Sonia is the recipient of the British Council India and Charles Wallace India Trust Scholarship for Visual Arts. (2014-2015). She received the International Art and Science Grant Award from Khoj International Artists Association India, and Wellcome Trust UK/DBT India Alliance for 2017-18. She has participated in exhibitions and projects at the Institut Fur Auslansbeziehungen in Stuttgart (Institute For Foreign Cultural Relations Germany), British Council, New Delhi, India, Essl Museum of Contemporary Art, Austria, Yinchuan Museum of Contemporary Art, China, Tate Modern, London, UK, Today Art Museum, Beijing, China, CSMVS Museum, Mumbai, India, Goethe Institut, Mumbai, India, ET4U Contemporary Visual Art Projects, Denmark and 10 Chancery Lane Projects, Hong Kong.
She has recently been awarded a Fellowship and residency from the Akademie Schloss Solitude in Germany for the Art, Science and Business Program for 2019-20. The artist lives and works in New Delhi, India. Website: soniamehrachawla.in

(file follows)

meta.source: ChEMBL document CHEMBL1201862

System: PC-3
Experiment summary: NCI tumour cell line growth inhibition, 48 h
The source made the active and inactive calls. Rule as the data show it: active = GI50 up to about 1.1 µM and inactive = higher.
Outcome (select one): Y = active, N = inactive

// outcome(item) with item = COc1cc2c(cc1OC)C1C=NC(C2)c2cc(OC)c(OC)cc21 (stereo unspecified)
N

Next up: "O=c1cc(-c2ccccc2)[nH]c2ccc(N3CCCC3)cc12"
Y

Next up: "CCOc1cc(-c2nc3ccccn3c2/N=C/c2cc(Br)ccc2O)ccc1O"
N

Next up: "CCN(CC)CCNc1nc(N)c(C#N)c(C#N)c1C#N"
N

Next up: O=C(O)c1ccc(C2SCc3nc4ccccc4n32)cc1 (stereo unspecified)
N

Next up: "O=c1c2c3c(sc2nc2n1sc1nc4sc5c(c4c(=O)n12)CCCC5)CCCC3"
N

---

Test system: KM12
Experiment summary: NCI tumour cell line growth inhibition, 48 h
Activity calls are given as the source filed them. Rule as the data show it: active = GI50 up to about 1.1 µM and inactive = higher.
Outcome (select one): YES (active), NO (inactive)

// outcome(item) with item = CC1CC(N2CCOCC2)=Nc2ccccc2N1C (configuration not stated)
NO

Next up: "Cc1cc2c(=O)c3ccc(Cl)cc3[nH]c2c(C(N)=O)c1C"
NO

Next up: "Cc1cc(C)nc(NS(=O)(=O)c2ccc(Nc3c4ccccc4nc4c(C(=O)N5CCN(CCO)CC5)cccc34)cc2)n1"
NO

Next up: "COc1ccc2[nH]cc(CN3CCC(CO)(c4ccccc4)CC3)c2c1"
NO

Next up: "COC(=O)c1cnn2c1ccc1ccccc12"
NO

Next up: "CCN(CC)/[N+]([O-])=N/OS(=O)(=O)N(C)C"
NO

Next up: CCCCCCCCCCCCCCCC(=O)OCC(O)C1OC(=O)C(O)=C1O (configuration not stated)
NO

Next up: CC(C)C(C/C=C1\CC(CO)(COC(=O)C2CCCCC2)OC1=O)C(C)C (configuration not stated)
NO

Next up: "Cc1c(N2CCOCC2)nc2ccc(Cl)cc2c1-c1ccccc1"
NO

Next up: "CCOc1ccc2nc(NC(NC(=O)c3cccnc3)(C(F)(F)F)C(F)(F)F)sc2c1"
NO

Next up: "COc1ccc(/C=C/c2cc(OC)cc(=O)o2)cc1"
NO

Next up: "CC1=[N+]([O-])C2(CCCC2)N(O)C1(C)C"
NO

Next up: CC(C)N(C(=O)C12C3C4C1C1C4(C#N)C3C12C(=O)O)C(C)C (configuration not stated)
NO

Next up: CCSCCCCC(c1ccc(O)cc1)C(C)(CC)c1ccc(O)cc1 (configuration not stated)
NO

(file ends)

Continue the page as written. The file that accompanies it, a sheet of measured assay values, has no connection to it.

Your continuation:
Installation view of Sonia Mehra Chawla’s video, ‘Altered Growth’, from ‘The (Un) Divided Mind’, International Art+ Science residency 2018, Khoj International Artists’ Association, New Delhi. Project support: International Art+ science Grant award 2018, Khoj + Wellcome Trust UK/ DBT India Alliance. (Department of Biotechnology, Government of India). Main Image credit: Khoj International Artists’ Association.
Tags: Aberdeen, anthropogenic, Art, climate change, collaborations, Creative Scotland, Edinburgh International Science Festival, Edinburgh Printmakers, environment, India, marine environment, Marine Laboratory, Marine Scotland, Marine Scotland Science, research, scienceartist, Scotland, Sonia Mehra Chawla